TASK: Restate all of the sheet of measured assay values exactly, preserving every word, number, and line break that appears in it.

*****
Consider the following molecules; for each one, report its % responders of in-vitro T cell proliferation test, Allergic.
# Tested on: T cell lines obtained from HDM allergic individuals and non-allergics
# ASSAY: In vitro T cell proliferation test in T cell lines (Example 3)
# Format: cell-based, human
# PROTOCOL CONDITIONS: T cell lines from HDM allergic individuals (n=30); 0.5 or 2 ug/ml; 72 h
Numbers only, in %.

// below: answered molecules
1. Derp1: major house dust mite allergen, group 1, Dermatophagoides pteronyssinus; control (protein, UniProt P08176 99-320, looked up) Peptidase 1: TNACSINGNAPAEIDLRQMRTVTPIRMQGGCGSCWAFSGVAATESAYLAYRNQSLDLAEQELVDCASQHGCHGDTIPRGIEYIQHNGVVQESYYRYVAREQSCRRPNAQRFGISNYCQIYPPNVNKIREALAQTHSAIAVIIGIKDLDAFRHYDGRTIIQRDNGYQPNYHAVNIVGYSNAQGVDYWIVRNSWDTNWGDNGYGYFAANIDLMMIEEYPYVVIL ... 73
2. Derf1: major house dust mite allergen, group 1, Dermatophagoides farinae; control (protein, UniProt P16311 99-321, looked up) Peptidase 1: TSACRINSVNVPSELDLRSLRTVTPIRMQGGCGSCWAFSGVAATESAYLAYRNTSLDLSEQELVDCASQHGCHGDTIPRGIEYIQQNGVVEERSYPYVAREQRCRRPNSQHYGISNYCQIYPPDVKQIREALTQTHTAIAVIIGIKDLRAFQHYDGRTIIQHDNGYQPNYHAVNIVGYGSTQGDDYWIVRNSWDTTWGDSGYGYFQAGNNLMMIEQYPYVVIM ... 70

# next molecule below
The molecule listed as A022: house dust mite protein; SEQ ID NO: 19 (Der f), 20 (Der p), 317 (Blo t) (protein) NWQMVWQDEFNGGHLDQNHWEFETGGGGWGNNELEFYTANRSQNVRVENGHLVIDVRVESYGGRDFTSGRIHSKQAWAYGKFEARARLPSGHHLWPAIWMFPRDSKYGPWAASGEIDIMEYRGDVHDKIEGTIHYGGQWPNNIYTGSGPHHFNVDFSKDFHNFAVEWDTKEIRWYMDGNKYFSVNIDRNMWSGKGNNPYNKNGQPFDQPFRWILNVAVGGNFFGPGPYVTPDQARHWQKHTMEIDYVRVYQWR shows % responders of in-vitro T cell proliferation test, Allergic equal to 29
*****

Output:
Consider the following molecules; for each one, report its % responders of in-vitro T cell proliferation test, Allergic.
# Tested on: T cell lines obtained from HDM allergic individuals and non-allergics
# ASSAY: In vitro T cell proliferation test in T cell lines (Example 3)
# Format: cell-based, human
# PROTOCOL CONDITIONS: T cell lines from HDM allergic individuals (n=30); 0.5 or 2 ug/ml; 72 h
Numbers only, in %.

// below: answered molecules
1. Derp1: major house dust mite allergen, group 1, Dermatophagoides pteronyssinus; control (protein, UniProt P08176 99-320, looked up) Peptidase 1: TNACSINGNAPAEIDLRQMRTVTPIRMQGGCGSCWAFSGVAATESAYLAYRNQSLDLAEQELVDCASQHGCHGDTIPRGIEYIQHNGVVQESYYRYVAREQSCRRPNAQRFGISNYCQIYPPNVNKIREALAQTHSAIAVIIGIKDLDAFRHYDGRTIIQRDNGYQPNYHAVNIVGYSNAQGVDYWIVRNSWDTNWGDNGYGYFAANIDLMMIEEYPYVVIL ... 73
2. Derf1: major house dust mite allergen, group 1, Dermatophagoides farinae; control (protein, UniProt P16311 99-321, looked up) Peptidase 1: TSACRINSVNVPSELDLRSLRTVTPIRMQGGCGSCWAFSGVAATESAYLAYRNTSLDLSEQELVDCASQHGCHGDTIPRGIEYIQQNGVVEERSYPYVAREQRCRRPNSQHYGISNYCQIYPPDVKQIREALTQTHTAIAVIIGIKDLRAFQHYDGRTIIQHDNGYQPNYHAVNIVGYGSTQGDDYWIVRNSWDTTWGDSGYGYFQAGNNLMMIEQYPYVVIM ... 70

# next molecule below
The molecule listed as A022: house dust mite protein; SEQ ID NO: 19 (Der f), 20 (Der p), 317 (Blo t) (protein) NWQMVWQDEFNGGHLDQNHWEFETGGGGWGNNELEFYTANRSQNVRVENGHLVIDVRVESYGGRDFTSGRIHSKQAWAYGKFEARARLPSGHHLWPAIWMFPRDSKYGPWAASGEIDIMEYRGDVHDKIEGTIHYGGQWPNNIYTGSGPHHFNVDFSKDFHNFAVEWDTKEIRWYMDGNKYFSVNIDRNMWSGKGNNPYNKNGQPFDQPFRWILNVAVGGNFFGPGPYVTPDQARHWQKHTMEIDYVRVYQWR shows % responders of in-vitro T cell proliferation test, Allergic equal to 29